What's with sync mouting?

The other day, I really noticed something for the first time. I realized the complete and total suckiness of synchronous mounting.

As you may or may not be aware, I use autofs to access my removable media, including my USB flash drives. I also have my autofs rules set up to mount volumes synchronously, so that when the writing is done, I can just yank the drive out, secure in the knowledge that there won't be any pending writes.

Well, earlier this week, I downloaded a couple of MP3s and decided to take them to work with me. They only totaled about 20MB, so I decided to put them on my JumpDrive. Putting this much data on my JumpDrive at once is actually pretty rare for me. Since the drive is only 32MB, I usually only put small files (< 1MB) on it and transport things like MP3s on CDs.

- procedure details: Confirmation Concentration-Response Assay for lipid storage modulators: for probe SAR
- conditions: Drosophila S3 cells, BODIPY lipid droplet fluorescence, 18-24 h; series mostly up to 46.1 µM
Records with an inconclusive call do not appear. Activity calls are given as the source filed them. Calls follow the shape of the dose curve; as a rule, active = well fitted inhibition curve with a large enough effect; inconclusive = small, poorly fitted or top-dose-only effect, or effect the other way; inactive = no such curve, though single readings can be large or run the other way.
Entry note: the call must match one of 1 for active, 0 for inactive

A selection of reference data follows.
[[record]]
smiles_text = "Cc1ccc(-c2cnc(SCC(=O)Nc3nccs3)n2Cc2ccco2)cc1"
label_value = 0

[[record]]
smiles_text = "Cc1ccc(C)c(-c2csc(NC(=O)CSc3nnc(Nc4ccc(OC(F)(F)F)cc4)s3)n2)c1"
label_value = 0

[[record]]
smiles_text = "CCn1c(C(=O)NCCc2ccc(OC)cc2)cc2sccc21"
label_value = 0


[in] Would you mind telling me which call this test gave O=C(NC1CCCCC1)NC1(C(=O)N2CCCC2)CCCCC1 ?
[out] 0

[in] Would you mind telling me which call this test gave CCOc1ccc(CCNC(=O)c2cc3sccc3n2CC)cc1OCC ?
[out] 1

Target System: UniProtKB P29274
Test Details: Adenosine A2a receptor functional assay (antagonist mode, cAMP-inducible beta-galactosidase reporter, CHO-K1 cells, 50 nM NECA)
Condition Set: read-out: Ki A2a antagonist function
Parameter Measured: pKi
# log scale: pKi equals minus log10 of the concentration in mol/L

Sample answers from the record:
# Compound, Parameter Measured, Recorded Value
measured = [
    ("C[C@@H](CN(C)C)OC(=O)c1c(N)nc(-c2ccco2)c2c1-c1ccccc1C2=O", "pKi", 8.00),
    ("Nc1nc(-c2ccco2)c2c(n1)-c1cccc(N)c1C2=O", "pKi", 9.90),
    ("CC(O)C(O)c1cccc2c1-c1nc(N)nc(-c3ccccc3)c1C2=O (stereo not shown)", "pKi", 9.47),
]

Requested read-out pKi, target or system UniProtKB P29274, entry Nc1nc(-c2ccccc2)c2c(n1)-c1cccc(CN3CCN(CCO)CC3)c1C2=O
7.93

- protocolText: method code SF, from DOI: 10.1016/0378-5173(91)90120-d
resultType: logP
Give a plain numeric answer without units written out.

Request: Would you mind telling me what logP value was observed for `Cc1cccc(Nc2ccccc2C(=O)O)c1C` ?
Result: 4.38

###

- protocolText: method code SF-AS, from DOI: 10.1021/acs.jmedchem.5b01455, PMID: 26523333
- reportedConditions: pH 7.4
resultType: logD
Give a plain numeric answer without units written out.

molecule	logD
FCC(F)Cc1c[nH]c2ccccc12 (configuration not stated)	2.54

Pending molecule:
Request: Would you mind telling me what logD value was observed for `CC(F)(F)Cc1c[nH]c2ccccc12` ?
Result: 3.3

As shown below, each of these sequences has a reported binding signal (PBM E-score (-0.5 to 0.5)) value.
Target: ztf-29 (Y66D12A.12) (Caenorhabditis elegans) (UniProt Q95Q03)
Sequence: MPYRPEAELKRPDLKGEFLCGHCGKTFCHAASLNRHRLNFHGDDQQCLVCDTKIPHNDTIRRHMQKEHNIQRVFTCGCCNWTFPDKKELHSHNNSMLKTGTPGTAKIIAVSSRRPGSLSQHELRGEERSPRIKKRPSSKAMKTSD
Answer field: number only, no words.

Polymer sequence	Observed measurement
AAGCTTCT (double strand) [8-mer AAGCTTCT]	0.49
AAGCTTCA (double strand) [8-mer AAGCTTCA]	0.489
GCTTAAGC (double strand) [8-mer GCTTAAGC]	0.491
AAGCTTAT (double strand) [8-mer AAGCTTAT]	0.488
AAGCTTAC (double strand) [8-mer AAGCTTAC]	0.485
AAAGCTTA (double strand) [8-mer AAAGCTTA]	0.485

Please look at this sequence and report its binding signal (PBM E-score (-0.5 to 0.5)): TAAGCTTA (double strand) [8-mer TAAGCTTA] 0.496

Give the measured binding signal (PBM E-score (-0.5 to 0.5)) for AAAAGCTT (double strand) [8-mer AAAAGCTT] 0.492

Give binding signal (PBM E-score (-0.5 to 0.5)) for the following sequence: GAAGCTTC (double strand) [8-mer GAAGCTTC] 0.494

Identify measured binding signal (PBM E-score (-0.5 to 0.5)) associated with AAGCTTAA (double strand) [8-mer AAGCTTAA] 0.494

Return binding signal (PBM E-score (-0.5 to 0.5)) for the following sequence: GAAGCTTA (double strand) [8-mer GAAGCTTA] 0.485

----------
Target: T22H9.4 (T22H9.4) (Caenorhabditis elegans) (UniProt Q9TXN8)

Well, when I started copying the MP3s, I noticed that the process was going slow. Unreasonably slow. I'm talking about transfer rates of 32KB per second, with an estimated completion time of 20 minutes. Now, I don't know much about USB flash drives, but I knew this couldn't possibly be right.

Well, a little experimenting revealed that the synchronous writes were the problem. When I mount a volume asynchronously, there is no problem at all and the write finishes in less than a minute. What's the deal with that? It's one thing to have a performance penalty associated with synchronous writing, but I'm just floored by the sheer magnitude of that penalty. I mean, 32KB per second?!? I can get faster transfer rates over a network! Why are the writes so slow? There must be some rational explanation for this.

You can reply to this entry by leaving a comment below. You can send TrackBack pings to this URL. This entry accepts Pingbacks from other blogs. You can follow comments on this entry by subscribing to the RSS feed.

Add your comments #

A comment body is required. No HTML code allowed. URLs starting with http:// or ftp:// will be automatically converted to hyperlinks.